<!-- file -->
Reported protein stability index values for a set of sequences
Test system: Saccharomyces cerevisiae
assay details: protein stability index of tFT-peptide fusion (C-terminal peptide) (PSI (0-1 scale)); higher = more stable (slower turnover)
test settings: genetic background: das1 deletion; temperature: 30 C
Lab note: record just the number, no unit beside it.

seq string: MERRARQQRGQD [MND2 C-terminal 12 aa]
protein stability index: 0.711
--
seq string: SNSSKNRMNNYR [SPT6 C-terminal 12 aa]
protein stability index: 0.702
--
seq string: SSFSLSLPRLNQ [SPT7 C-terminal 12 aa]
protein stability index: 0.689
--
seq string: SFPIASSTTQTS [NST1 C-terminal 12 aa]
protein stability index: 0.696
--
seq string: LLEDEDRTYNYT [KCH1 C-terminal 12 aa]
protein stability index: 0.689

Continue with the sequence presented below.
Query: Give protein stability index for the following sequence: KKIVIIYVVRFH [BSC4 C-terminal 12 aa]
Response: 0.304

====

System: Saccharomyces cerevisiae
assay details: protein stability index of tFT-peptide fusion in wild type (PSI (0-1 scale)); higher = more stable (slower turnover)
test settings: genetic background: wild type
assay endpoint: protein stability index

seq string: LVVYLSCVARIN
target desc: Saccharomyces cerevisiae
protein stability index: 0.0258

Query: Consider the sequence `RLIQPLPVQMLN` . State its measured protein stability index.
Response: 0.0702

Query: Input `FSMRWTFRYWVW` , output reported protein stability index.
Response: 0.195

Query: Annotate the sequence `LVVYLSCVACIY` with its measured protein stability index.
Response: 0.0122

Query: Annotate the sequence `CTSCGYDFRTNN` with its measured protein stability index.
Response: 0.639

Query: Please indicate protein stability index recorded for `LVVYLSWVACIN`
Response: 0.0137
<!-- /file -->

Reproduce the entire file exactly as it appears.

Reported protein stability index values for a set of sequences
Test system: Saccharomyces cerevisiae
assay details: protein stability index of tFT-peptide fusion (C-terminal peptide) (PSI (0-1 scale)); higher = more stable (slower turnover)
test settings: genetic background: das1 deletion; temperature: 30 C
Lab note: record just the number, no unit beside it.

seq string: MERRARQQRGQD [MND2 C-terminal 12 aa]
protein stability index: 0.711
--
seq string: SNSSKNRMNNYR [SPT6 C-terminal 12 aa]
protein stability index: 0.702
--
seq string: SSFSLSLPRLNQ [SPT7 C-terminal 12 aa]
protein stability index: 0.689
--
seq string: SFPIASSTTQTS [NST1 C-terminal 12 aa]
protein stability index: 0.696
--
seq string: LLEDEDRTYNYT [KCH1 C-terminal 12 aa]
protein stability index: 0.689

Continue with the sequence presented below.
Query: Give protein stability index for the following sequence: KKIVIIYVVRFH [BSC4 C-terminal 12 aa]
Response: 0.304

====

System: Saccharomyces cerevisiae
assay details: protein stability index of tFT-peptide fusion in wild type (PSI (0-1 scale)); higher = more stable (slower turnover)
test settings: genetic background: wild type
assay endpoint: protein stability index

seq string: LVVYLSCVARIN
target desc: Saccharomyces cerevisiae
protein stability index: 0.0258

Query: Consider the sequence `RLIQPLPVQMLN` . State its measured protein stability index.
Response: 0.0702

Query: Input `FSMRWTFRYWVW` , output reported protein stability index.
Response: 0.195

Query: Annotate the sequence `LVVYLSCVACIY` with its measured protein stability index.
Response: 0.0122

Query: Annotate the sequence `CTSCGYDFRTNN` with its measured protein stability index.
Response: 0.639

Query: Please indicate protein stability index recorded for `LVVYLSWVACIN`
Response: 0.0137